anthropologist, and by sharing my experiences researching the controversial issue of corporal punishment in Japan. Based on these experiences, I believe that the field of anthropology will fade into the shadows of irrelevance unless we can find a way to interpret
One Path to Positive Anthropological Activism
Aaron L. Miller
Introduction, Translation Notes, and Comments
Ronjon Paul Datta and François Pizarro Noël
, sanctions, his main departure point. He dissects the limitations of approaches to law, morality, and penality that emphasize the intentions of legislators or the effects of punishment on the subject (e.g., suffering). The sociological alternative to this
What impact did the so-called Vatileaks scandal have on Italian politics? And how deep were the connections between the Vatican and the Italian transition of political assets in 2012? This in-depth analysis shows that the problems of the Church in relation to the state came much before the 2012 crisis, namely, during the time of the reluctant submission of Catholic hierarchies to Berlusconism.
Asher D. Colombo and Luigi La Fauci
In 2013, the European Court of Human Rights found that the conditions inside Italian prisons were so bad, they amounted to inhuman and/or degrading punishment. Since that time, the Italian government has attempted to reduce overcrowding inside prisons. This chapter shows that most of the reduction in overcrowding has not been the result of amnesties, pardons, or other forms of early release, such as electronic tagging. Rather, it is the result of changes that have decreased the number of individuals entering prison, in particular prisoners on remand and those awaiting final sentencing.
Simon Avery and Andrew Maunder
In October 1860, the New York-based magazine, Harper’s New Monthly, offered its readers this scathing commentary on the apparently morbid tendency among their British cousins to delve into the private lives of famous men and women. The magazine’s onslaught was both topical and contentious. The pleasures and punishments of fame experienced by such victimised ‘lions’ as Charles Dickens and Edward Bulwer Lytton, together with the public’s apparent right to ‘know’ everything, struck the writer as not only ‘vulgar’ but as clear evidence (if any were needed) of a degenerate culture. The situation was bad in America but much worse in Britain for there, as Harper’s noted, ‘John Bull is very fond of . . . talking about the private history of public men – prying into their bathing-tubs and counting the moles upon their necks.’ In the name of both art and decency, Harper’s made the following plea: ‘For the honour of the guild – for the fair name of literature – let us have done with peeping through keyholes and listening at cracks.’
Arab Women's Subalterniy During Political Struggles
Arab Spring movements in many Arab countries revealed a gap at the heart of Arab society and politics: the large-scale subalternity of Arab women in such movements. In this essay, I hypothesize that, with few exceptions, Arab women have always avoided participation in social and political activism because of their fear of political rape – raping women as punishment during political turmoil. The essay traces the history of political rape through different stages of Arab history. The examples are taken from history, literature and international reports and they mainly cover three countries: Syria, Egypt, and Libya. These examples prove that vulnerable women’s horror at any possibility of their being sexually abused and then rejected by their families and society has always haunted them, preventing them from struggling or protesting. The essay concludes that subalternity is the only stance from which Arab women can encounter political rape. Then, the essay discusses the subalternity of Arab women in the light of the thought of the postcolonial critic Gayatri Spivak. This argument leads to the contention that the silence of Arab women vulnerable to political rape should not be considered passive and that feminist theories and actions cannot be successful in supporting subaltern Arab women without the ethical responsibility theorized by Spivak as the most appropriate approach to the subaltern female. This approach entails respecting subaltern Arab women’s culture and fears and avoiding any attempt to make them copies of the European feminist self. Subaltern Arab women who are afraid of being sexually abused have the right to protect their bodies and stick to their culture while still participating in public life.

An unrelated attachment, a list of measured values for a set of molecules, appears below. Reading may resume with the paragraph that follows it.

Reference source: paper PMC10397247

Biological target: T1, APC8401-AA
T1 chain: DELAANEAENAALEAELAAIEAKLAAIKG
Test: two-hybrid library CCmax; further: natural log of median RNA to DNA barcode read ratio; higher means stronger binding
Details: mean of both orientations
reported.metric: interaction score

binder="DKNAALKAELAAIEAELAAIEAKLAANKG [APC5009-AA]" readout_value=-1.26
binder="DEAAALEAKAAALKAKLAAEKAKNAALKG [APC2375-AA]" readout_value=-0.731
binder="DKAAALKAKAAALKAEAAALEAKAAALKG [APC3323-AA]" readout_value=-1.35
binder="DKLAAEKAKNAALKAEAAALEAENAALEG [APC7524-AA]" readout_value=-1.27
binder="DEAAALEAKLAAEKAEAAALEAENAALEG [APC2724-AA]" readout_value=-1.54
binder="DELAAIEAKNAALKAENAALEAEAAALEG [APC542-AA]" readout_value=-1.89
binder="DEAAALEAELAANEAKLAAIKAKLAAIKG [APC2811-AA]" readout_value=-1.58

Reinventing Anthropological Topics
it illegal to those who consider ‘the good and pure intentions’ sufficient), and to see how the legal notion of ‘right to privacy’ can protect individuals from punishment. Legal, religious and sociological views are discussed, and the article
‘On the General Physics of Law and Morality, 4th Year of the Course, 1st Lecture, December 2, 1899, Course Outline: On Penal Sanctions’
Émile Durkheim, François Pizarro Noël and Ronjon Paul Datta
public opinion; 7 and restitutive sanctions, those that do not involve punishment but simply consist of restoring the relationship troubled by the immoral criminal act. The ideal type of the first variety is penalty, the ideal type of the second are
Confinement, Power and Resistance in Freetown's Central Prison
Luisa T. Schneider
Sites of confinement – sites of academic interest Questions regarding the logics of punishment and confinement have long inspired academic work because they serve as microcosms for a society's composition and disposition. Friedrich Nietzsche showed
The Imprisonment of Women in Eighteenth-Century Siberia
women was not an anomaly, but rather a set of regular measures to counter political opposition of the elite through corporal punishment. Notable elite women, such as Ekaterina Dolgorukaia, Peter II's fiancée, also accompanied their noble families in